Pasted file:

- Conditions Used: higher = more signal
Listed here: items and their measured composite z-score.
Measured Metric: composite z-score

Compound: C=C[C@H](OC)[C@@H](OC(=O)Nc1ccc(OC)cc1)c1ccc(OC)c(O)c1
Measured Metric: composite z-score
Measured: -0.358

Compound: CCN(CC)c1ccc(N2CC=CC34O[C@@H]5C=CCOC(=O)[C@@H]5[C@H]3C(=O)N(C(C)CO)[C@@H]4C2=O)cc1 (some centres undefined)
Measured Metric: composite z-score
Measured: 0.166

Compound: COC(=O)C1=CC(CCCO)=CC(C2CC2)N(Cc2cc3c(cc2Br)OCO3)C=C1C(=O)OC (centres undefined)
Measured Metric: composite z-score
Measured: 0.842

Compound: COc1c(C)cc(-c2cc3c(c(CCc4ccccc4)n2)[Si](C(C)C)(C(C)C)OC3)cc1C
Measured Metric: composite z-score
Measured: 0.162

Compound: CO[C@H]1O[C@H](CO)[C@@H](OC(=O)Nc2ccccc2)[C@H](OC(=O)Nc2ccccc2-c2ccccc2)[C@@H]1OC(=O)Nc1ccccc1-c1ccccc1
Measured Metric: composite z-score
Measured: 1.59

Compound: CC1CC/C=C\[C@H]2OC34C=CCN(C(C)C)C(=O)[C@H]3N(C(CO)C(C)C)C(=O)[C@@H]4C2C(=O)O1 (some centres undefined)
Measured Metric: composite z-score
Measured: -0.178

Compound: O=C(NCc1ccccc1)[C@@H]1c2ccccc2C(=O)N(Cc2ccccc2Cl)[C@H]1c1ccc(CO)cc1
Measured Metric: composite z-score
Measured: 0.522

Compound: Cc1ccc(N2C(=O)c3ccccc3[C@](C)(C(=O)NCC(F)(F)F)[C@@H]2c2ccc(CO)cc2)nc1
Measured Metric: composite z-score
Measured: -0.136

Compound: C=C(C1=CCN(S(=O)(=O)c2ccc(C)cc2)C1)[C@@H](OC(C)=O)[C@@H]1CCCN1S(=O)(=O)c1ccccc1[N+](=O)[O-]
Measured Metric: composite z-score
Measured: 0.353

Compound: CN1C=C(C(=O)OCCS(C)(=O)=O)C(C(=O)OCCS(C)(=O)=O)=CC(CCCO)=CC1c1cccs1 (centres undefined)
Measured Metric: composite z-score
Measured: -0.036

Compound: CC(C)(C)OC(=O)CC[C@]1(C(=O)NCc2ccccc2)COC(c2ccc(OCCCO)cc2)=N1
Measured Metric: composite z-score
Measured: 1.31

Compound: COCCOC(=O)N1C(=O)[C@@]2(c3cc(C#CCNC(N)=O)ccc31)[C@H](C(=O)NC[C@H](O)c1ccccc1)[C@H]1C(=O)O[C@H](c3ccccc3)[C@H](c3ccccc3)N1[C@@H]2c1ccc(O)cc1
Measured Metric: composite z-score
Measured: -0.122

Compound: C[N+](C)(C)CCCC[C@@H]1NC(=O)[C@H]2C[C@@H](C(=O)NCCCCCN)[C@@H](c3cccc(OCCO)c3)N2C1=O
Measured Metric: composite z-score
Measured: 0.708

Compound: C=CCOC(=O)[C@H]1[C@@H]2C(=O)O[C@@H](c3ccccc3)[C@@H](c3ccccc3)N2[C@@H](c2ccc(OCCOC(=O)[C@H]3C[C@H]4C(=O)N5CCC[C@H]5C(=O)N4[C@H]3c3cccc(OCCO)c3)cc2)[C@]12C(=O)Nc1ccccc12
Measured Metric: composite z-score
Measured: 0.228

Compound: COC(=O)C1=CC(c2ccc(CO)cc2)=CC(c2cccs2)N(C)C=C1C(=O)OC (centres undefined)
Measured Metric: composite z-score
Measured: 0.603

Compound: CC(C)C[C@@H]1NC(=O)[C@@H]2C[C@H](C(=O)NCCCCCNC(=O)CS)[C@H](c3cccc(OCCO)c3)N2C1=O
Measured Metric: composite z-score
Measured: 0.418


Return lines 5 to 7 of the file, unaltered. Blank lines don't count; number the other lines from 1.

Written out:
Measured Metric: composite z-score
Measured: -0.358

Compound: CCN(CC)c1ccc(N2CC=CC34O[C@@H]5C=CCOC(=O)[C@@H]5[C@H]3C(=O)N(C(C)CO)[C@@H]4C2=O)cc1 (some centres undefined)